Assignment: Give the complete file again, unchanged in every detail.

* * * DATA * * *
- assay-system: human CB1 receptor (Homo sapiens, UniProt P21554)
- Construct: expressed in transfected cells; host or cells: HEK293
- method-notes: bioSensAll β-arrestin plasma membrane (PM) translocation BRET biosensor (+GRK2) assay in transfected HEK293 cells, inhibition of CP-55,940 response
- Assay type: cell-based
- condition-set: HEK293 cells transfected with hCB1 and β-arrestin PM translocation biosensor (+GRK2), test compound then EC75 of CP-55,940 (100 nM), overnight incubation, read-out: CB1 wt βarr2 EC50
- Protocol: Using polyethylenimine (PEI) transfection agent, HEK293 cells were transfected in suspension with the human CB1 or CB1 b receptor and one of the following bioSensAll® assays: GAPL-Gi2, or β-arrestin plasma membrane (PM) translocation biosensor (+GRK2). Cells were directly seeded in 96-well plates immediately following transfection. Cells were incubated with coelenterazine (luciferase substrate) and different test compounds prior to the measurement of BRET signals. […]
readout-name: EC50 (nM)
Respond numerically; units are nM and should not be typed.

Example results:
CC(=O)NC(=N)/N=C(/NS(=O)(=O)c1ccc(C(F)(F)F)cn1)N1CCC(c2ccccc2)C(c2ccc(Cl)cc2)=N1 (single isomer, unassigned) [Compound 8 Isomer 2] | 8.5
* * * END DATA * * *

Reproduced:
- assay-system: human CB1 receptor (Homo sapiens, UniProt P21554)
- Construct: expressed in transfected cells; host or cells: HEK293
- method-notes: bioSensAll β-arrestin plasma membrane (PM) translocation BRET biosensor (+GRK2) assay in transfected HEK293 cells, inhibition of CP-55,940 response
- Assay type: cell-based
- condition-set: HEK293 cells transfected with hCB1 and β-arrestin PM translocation biosensor (+GRK2), test compound then EC75 of CP-55,940 (100 nM), overnight incubation, read-out: CB1 wt βarr2 EC50
- Protocol: Using polyethylenimine (PEI) transfection agent, HEK293 cells were transfected in suspension with the human CB1 or CB1 b receptor and one of the following bioSensAll® assays: GAPL-Gi2, or β-arrestin plasma membrane (PM) translocation biosensor (+GRK2). Cells were directly seeded in 96-well plates immediately following transfection. Cells were incubated with coelenterazine (luciferase substrate) and different test compounds prior to the measurement of BRET signals. […]
readout-name: EC50 (nM)
Respond numerically; units are nM and should not be typed.

Example results:
CC(=O)NC(=N)/N=C(/NS(=O)(=O)c1ccc(C(F)(F)F)cn1)N1CCC(c2ccccc2)C(c2ccc(Cl)cc2)=N1 (single isomer, unassigned) [Compound 8 Isomer 2] | 8.5